Bride Elect: Evolution of a Bridezilla
I am not sure if it was the outfit, or just the whole momentum of planning a wedding, but I noticed a change in Palucid. He had moments when he wasn’t a very good bridezilla whisperer. In fact, there were times where he was a proper groomzilla. Granted, he carefully selected his battles, and wouldn’t just freak out over trifling matters. However, when he chose to, he made for an impressive groomzilla.
My first glimpse was his whole freak-out over my considering to accessorize with pearl jewellery. He was resolute—no pearls what-so-ever. End. Of. Story. At the time, his ‘stand’ didn’t really come off as a ‘Groomzilla’. In hindsight, I see it, now as perhaps the beginning. During the whole outfit shopping, Palucid was the consummate “good sport”. He tried on clothes—in some cases beyond his usual comfort zone of style—and never once grumbled. Then again, clothes don’t really matter to Palucid as much as other things.
Food was something that really mattered to Palucid. He liked food when it tasted good. He had passionate views about food. I liked food, I liked cooking and baking for someone who liked food. This was one area where we rarely had any disagreement: rarely. Palucid, unlike many people out there, could care less for poultry. He has all but given up poultry due to the poultry allergies that plague me. He never saw it as any great loss. In fact, he would often scout out restaurants for me to ensure there were no airborne allergens.
When it comes to wedding banquets, chicken is something of a staple. I have been to many weddings where I had to send back my plate in exchange for some hastily prepared, pasta “vegetarian” dish. While I am not a “fussy eater”, I was pretty adamant that my wedding guests should have choices more dynamic than chicken, chicken, or rethermalized fettuccine alfredo. Sadly, many of our friends and family are socio-pathic poultry eaters and would be saddened by a no-poultry menu.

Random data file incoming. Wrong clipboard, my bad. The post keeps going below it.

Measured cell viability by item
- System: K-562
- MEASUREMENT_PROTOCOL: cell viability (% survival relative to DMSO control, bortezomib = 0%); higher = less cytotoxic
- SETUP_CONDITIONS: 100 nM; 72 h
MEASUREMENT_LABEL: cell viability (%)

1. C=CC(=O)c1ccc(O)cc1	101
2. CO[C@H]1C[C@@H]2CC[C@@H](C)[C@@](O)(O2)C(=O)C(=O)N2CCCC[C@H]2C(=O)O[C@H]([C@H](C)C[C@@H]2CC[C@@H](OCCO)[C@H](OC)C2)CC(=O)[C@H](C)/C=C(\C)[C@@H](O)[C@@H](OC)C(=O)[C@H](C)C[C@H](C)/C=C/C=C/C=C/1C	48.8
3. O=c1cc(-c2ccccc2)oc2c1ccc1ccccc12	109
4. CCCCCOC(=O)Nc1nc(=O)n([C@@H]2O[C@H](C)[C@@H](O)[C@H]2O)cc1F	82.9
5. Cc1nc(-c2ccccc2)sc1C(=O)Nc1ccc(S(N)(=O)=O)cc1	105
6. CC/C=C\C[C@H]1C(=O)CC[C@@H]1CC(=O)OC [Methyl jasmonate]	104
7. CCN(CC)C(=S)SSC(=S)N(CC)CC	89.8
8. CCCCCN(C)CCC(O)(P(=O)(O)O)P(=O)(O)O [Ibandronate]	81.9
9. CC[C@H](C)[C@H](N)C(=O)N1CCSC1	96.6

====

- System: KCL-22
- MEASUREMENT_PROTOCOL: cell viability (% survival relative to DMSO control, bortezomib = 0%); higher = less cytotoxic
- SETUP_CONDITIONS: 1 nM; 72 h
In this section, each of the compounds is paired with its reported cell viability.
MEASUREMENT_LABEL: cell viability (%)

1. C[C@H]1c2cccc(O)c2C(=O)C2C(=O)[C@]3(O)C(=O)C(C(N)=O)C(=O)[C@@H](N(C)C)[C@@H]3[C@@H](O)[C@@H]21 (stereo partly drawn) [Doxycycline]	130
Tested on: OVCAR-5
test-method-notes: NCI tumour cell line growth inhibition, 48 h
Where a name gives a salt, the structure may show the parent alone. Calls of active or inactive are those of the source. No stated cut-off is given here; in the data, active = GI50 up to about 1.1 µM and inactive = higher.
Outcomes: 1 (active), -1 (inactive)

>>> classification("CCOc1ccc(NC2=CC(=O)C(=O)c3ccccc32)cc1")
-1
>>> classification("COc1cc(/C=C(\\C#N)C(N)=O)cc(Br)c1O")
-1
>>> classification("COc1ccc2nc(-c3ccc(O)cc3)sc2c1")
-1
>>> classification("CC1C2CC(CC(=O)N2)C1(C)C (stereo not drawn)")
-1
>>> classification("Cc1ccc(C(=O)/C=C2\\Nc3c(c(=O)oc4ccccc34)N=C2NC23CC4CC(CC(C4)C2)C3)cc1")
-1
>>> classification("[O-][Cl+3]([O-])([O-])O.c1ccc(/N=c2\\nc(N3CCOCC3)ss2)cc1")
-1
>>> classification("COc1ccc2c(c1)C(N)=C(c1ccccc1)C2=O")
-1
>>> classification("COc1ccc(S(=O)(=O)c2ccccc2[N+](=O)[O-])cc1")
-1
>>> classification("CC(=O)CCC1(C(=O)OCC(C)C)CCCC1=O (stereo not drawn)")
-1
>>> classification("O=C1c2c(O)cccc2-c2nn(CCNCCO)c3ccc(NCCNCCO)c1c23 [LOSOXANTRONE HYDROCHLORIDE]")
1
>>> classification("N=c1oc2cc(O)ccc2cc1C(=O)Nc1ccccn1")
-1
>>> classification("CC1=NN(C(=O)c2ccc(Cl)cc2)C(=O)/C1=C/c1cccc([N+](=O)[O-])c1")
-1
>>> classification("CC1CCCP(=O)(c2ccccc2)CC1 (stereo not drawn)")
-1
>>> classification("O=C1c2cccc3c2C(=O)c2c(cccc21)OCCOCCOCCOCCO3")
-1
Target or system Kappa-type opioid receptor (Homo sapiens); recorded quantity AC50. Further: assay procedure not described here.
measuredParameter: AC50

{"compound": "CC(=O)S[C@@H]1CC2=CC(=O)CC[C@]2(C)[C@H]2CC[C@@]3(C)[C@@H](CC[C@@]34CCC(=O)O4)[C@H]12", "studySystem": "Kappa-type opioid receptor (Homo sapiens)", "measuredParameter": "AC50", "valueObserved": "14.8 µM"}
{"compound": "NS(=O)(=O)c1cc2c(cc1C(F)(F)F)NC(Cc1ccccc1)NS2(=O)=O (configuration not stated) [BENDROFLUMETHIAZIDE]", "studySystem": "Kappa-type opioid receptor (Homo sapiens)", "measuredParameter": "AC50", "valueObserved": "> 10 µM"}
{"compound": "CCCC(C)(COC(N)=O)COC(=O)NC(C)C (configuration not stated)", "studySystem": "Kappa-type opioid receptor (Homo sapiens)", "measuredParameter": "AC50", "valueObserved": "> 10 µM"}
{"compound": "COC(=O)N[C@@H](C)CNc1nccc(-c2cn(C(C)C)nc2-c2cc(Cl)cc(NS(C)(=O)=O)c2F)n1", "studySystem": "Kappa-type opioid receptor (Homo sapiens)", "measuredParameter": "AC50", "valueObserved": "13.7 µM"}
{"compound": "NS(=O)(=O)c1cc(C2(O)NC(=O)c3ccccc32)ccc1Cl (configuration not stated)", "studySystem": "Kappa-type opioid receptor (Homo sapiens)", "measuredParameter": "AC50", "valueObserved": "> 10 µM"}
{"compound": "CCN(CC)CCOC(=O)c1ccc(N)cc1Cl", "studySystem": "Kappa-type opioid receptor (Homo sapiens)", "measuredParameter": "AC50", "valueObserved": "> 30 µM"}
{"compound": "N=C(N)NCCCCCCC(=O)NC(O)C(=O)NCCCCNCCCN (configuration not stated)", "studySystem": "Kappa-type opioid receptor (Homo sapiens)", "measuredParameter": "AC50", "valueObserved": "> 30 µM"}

As Palucid and I discussed menu possibilities, I suggested offering our guests a buffet. Palucid adamantly refused—even before hearing any of my reasons. Colour rose to his cheeks, and the volume of his voice also rose. We had an intense conversation that went something like:
“But I thi—“
“NO BUFFET NO!”
Such is the dialogue between a bridezilla and her groomzilla. It would have been an impasse if I had been even remotely as passionate about food as Palucid was. Personally, as long as I didn’t have to spend my wedding dinner choking down some kind of salty, gooey and overcooked pasta “vegetarian” dish, I was willing to be agreeable. Palucid revelled in the illusion that he was the mighty victor. Whenever he found anyone, usually people in his family, who did not relish the thought of buffets at a wedding banquet, I would be held subject to a rigorous chorus of “See? I told you so!” So rarely did Palucid have such compelling evidence that he might be more correct than I am, I did not have the heart to begrudge him his glory.
I left the banquet menu planning to Palucid—he could go all groomzilla on someone else’s ass. After all, it was a win-win for me. I would not have to endure a crappy menu, nor would I have to deal with any chefs or caterers in pursuit of a non-crappy menu. As Palucid secured a menu rich in both options and red meat, I could happily resume my passive research and internet shopping. As for Palucid, he would get all of his groomzilla out of his system in time for a peaceful easement into the rest of the wedding planning chaos, or as I like to describe it: The Bridal Vortex.